How might investors’ I-829 petitions be affected by an incomplete project?

Depending on a number of variables, an incomplete EB-5 project could jeopardize the approval of an EB-5 investor’s I-829 petition. To avoid having their I-829 petition denied, EB-5 investors should be mindful of the following considerations: adherence to the original business plan, having a job cushion, and the successful fulfillment of requirements for filing Form I-829.

If the EB-5 project is incomplete at the time of the I-829 petition’s adjudication and the project was not carried out according to the EB5 investor’s original business plan, this could compromise their chance of being granted permanent resident status. When assessing Form I-829, United States Citizenship and Immigration Services (USCIS) will look at the degree to which the EB-5 investor adhered to the original business plan appended to their I-526 petition.

However, if the project has a substantial job cushion, the issue of the project being incomplete becomes much less consequential. A project’s job cushion is the percentage of generated positions that surpass the minimum quota of 10 jobs per EB-5 investor. Having a job cushion provides a level of insurance to the investors involved and minimizes immigration risk. A large job cushion helps the EB-5 investor ensure that the minimum job quota will be met.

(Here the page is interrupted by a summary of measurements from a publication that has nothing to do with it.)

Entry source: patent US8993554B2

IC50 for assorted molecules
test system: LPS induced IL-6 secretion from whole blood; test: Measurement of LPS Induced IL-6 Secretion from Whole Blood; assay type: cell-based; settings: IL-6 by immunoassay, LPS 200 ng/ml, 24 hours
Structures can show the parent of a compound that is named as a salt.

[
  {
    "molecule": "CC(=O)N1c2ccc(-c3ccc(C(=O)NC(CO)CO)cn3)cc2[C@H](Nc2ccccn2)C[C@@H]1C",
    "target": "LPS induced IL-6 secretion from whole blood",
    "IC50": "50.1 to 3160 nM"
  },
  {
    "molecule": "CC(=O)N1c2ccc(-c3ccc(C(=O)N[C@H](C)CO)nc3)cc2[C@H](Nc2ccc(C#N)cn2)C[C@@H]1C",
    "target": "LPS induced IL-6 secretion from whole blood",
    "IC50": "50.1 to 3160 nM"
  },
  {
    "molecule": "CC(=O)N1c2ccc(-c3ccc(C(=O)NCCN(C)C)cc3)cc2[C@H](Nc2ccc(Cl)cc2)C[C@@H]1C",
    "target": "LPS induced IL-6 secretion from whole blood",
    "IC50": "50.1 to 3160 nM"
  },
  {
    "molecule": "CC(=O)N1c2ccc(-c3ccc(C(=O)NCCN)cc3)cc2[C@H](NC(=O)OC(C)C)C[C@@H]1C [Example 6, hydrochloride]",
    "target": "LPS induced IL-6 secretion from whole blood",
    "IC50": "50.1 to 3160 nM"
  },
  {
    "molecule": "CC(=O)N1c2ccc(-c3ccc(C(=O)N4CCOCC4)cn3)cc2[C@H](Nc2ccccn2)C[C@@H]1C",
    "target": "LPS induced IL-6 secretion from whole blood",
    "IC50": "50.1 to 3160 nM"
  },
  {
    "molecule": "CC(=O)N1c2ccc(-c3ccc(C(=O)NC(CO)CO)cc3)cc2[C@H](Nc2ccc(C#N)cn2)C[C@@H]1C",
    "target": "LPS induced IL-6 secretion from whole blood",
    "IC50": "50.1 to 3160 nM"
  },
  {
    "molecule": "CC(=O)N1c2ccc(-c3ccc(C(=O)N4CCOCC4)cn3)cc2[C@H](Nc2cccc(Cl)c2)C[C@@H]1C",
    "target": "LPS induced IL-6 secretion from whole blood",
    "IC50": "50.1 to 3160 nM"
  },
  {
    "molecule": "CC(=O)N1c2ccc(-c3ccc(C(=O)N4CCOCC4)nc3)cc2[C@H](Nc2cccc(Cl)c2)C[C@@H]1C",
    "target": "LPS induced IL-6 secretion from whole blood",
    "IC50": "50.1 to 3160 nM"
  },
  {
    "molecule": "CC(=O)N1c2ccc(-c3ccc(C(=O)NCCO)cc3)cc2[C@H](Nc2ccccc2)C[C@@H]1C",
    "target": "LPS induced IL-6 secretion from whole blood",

Broadly speaking, the most important factors that USCIS will look at when assessing the EB-5 investor’s I-829 petition is evidence that they invested the threshold amount of funds into an eligible new commercial enterprise (NCE), ensured their investment capital remained at risk, and created the minimum number of jobs. Beyond these considerations, there is no requirement that a successful business must have been established for an EB-5 investor to have their I-829 petition approved.

EB5 investors filing Form I-829 should take care to create more than the minimum number of jobs and create a job cushion, if possible. EB-5 investors are also encouraged to consult an immigration attorney to address any confusion regarding the impact of incomplete EB-5 projects on the processing of Form I-829.